Demacopoulos sinks to new lows in his argument with Metropolitan Hierotheos.  Metropolitan Hierotheos bases his views on the Council of 1756.  That council, held in Constantinople and including two other Orthodox Patriarchs dealt with several issues regarding the Roman Catholic Church.  Principal among them was the rite to be used when accepting converts from Rome.  It is interesting that Demacopoulos insists that it was simply a letter issued by the one Hierarch, Cyril, which is supported by Wikipedia (and the document is known as the Oros), but a quote from an early 20th century text on canon law, cited here, indicates that this was a finding agreed two by more than one Patriarch.  Demacopoulos also asserts that Patriarch Cyril was deposed by his own synod for having issued the Oros, but all I can find is that (perhaps) his synod objected to the Oros and declared it invalid, following which he exiled all of those bishops who disagreed with him.  Cyril was ultimately deposed, but that was in response to his deposition of the other bishops.  Rather papal if it really happened that way.  Regardless, we can see that the history is a bit muddled, and it is telling that Demacopoulos doesn’t even begin to address the fact that there appear to be differing view on what took place at that time in Constantinople.  If he was just some rank and file layman, I could understand the errors, but for a supposed professor of theology, I expect more academic rigor in his writings.

I had actually ceased work on this post a while back, but then this response was posted to Demacopoulos’ work.  I applaud the fact that he linked to it on Facebook, as a good scholar welcomes debate.  In particular, he is to be applauded, because the piece really highlights his complete lack of knowledge in this area.  Apparently the practice of rebaptizing Latins was not uncommon and dated back to the time of the Great Schism.  It was even supported by at least one saint of the Church.  Hardly is this a novelty being proposed by Demacopoulos’ favorite target, Metropolitan Hierotheos.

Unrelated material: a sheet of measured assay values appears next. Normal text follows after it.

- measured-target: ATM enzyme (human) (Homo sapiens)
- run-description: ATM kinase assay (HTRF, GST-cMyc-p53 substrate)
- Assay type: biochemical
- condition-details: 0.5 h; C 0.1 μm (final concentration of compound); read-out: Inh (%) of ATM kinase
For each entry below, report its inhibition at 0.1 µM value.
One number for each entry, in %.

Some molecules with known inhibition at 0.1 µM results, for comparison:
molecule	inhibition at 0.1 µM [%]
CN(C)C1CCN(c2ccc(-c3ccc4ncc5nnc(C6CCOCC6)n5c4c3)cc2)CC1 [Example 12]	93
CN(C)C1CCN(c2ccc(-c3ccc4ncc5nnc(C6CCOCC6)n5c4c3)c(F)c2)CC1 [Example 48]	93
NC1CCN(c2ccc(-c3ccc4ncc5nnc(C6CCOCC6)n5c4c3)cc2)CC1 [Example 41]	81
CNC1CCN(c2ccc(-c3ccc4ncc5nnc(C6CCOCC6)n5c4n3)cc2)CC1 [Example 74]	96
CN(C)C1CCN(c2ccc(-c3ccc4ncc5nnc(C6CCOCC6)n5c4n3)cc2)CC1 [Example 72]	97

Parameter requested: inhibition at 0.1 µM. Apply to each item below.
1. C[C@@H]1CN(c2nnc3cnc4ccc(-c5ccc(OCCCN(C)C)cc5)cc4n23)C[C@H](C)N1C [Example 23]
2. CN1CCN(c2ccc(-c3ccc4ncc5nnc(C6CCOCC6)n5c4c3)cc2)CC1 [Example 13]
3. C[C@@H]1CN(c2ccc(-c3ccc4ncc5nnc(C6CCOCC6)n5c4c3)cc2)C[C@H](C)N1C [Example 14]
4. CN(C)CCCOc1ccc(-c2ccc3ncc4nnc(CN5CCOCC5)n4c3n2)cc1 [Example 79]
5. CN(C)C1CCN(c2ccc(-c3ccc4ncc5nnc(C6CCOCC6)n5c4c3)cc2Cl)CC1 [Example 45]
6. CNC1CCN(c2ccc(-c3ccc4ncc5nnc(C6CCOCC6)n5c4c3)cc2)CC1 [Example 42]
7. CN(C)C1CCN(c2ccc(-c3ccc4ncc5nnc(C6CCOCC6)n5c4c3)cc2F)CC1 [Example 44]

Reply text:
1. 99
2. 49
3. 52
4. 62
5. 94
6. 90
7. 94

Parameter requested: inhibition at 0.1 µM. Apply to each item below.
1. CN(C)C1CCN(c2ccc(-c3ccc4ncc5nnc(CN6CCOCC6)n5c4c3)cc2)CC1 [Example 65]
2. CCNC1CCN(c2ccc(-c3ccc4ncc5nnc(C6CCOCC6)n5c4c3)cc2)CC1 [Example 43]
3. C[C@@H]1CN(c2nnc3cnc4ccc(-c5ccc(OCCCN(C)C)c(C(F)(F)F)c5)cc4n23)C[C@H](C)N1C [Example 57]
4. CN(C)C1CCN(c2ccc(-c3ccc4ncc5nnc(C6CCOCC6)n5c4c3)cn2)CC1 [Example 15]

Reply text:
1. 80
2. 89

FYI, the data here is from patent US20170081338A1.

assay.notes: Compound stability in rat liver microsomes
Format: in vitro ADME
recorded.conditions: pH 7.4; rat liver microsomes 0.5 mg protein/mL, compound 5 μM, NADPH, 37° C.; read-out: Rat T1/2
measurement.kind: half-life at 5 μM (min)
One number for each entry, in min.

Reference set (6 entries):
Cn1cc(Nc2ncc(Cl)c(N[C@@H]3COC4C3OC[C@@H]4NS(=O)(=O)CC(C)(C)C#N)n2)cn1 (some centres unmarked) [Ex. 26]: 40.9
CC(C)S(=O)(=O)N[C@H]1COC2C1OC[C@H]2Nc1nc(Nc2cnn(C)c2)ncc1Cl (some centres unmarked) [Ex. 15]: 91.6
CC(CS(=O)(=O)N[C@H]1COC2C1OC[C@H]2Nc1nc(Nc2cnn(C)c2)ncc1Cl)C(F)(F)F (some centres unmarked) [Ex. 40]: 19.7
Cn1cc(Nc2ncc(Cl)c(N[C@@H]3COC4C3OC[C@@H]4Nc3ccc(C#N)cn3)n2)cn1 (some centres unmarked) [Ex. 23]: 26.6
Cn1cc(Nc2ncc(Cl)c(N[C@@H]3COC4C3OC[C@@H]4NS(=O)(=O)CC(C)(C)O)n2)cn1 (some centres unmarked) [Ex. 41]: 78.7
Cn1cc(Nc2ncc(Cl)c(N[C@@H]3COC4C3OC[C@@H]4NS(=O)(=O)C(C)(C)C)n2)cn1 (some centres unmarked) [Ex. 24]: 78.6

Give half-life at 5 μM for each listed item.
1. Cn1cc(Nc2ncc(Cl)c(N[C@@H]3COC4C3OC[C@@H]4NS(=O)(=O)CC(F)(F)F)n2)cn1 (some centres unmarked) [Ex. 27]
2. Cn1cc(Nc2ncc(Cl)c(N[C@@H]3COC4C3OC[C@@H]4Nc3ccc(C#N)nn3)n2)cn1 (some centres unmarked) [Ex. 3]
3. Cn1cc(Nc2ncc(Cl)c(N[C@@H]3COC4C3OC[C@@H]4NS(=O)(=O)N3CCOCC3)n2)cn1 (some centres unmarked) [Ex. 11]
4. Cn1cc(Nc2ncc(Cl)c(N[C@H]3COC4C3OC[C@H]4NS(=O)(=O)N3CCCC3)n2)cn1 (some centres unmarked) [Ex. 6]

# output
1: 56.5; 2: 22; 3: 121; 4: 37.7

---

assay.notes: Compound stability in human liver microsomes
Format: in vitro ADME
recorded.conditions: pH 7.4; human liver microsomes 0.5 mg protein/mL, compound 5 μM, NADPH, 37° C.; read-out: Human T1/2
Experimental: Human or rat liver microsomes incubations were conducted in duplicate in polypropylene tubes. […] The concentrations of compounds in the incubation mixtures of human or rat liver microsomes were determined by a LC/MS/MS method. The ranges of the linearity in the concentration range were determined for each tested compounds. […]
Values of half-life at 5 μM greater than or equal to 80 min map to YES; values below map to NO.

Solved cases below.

Clearly, this is a topic that merits actual discussion among the hierarchs.  Personally, given how far away from the ancient Church much of Western Christianity has drifted, I think it safer to err on the side of rebaptism, but thankfully I am not one of the hierarchs so my opinion doesn’t much matter.  Thankfully, Demacopoulos is also not one of the hierarchs either.

What Debates in Other Faiths Reveal About Their Theology

I’ll begin this by saying that I mostly try to ignore what is going on in the Anglican world.  I am no longer a member of the Episcopal church(ECUSA), so I have no stake in their internal disagreements.  On the other hand, perhaps mine is not the right attitude.  I still have a number of people that I care about who are still in that group, and so, perhaps I should care about what is going on there more, especially as it pertains to mistaken doctrine, and even simply mistaken attitudes that would be dangerous for those still there.

At the same time, reading things coming out of the ECUSA can also provide an opportunity to reflect on what the Orthodox perspective would be, both on the subject, and on the arguments being made.  Just such an opportunity was afforded me last week when the latest issue of the Diocesan Messenger from the San Diego diocese arrived (for some reason, I seem trapped on their mailing list in perpetuity).  Apparently there is a topic up for debate, at least at the Diocesan level, or perhaps at the national level, and the Diocese felt it appropriate to have several pastors from different parishes in the Diocese write their  arguments regarding the topic.  As they were not responding one to another, you were presented with four different position papers, which seems like a reasonable way to hold a discussion without it devolving into an argument.

The topic being discussed is what they are describing as “Open Communion”.  I’ll start by noting that Open Communion, as commonly understood, refers to permitting Christians who are not members of that particular denomination to receive Communion.  When I was young, that was the debate ongoing in the ECUSA.  However, in 2016, to the ECUSA, the term refers to permitting non-Christians to receive communion.  The four pieces revealed some interesting insights, both into the theology of the four pastors, as well as the position of the ECUSA within the Christian milieu.

Some Background on the Parishes Involved